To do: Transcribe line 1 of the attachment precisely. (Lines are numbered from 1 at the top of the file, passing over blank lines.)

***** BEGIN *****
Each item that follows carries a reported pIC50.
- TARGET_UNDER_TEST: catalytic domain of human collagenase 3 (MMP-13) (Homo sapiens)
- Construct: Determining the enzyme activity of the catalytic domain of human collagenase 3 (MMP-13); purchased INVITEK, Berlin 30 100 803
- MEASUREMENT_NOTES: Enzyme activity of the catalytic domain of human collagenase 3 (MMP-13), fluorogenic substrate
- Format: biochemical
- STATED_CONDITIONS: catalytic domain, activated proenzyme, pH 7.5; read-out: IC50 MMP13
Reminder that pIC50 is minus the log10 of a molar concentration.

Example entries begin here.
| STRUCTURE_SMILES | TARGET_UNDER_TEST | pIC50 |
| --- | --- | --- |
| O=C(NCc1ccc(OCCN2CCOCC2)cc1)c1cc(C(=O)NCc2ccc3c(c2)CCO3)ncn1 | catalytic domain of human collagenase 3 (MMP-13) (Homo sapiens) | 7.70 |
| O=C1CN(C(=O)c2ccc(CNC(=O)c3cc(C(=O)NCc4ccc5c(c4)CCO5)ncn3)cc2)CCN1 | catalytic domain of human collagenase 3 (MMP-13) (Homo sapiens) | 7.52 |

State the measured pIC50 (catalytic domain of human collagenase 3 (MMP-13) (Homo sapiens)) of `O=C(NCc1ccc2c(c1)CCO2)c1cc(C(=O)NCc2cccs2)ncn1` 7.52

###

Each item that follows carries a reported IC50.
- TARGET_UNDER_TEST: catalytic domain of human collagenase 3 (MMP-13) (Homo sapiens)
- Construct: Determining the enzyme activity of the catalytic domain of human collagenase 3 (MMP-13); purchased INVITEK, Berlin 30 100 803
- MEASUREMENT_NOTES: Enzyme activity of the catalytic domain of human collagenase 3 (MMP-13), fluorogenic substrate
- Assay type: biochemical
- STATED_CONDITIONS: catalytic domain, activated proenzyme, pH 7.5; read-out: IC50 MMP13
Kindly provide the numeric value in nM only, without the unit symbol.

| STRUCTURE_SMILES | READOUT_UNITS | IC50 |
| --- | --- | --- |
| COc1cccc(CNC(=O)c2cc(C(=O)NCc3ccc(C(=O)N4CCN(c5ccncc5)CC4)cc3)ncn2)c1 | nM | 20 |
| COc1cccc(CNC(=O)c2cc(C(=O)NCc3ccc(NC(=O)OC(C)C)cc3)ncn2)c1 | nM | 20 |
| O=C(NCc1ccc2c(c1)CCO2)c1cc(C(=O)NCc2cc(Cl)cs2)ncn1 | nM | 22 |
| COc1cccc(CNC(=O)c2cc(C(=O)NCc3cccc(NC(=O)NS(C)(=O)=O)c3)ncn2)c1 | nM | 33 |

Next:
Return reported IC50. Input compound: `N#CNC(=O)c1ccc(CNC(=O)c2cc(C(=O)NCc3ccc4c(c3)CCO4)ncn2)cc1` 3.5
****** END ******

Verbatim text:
Each item that follows carries a reported pIC50.